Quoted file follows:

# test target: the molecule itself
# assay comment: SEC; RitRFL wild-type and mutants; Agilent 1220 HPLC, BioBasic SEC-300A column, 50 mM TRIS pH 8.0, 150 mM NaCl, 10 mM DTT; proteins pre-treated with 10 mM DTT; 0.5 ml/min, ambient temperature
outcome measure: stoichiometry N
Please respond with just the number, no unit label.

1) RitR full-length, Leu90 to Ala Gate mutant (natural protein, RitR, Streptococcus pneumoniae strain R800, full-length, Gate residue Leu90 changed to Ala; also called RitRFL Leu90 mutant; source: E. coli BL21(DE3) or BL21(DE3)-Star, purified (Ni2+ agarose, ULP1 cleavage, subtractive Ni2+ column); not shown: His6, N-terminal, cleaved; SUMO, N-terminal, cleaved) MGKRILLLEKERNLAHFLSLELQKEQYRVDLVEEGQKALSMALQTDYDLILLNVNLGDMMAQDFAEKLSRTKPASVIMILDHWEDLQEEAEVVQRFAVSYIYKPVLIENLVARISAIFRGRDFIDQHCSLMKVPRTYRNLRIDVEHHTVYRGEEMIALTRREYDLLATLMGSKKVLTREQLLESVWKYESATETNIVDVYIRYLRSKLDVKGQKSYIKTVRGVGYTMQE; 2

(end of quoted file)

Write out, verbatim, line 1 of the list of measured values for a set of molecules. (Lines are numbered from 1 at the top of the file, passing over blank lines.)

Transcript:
# test target: the molecule itself